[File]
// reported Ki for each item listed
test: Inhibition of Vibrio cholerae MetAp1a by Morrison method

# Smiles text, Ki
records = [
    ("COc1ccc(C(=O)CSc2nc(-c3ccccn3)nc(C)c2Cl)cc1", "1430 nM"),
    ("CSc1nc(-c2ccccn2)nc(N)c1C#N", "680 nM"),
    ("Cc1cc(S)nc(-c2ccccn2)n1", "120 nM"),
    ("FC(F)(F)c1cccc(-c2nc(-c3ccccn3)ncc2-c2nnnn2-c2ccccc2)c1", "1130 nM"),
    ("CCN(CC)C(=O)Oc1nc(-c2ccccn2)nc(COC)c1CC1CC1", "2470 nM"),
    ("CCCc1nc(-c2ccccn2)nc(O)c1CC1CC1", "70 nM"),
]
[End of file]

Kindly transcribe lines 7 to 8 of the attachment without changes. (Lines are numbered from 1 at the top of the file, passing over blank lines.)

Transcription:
    ("Cc1cc(S)nc(-c2ccccn2)n1", "120 nM"),
    ("FC(F)(F)c1cccc(-c2nc(-c3ccccn3)ncc2-c2nnnn2-c2ccccc2)c1", "1130 nM"),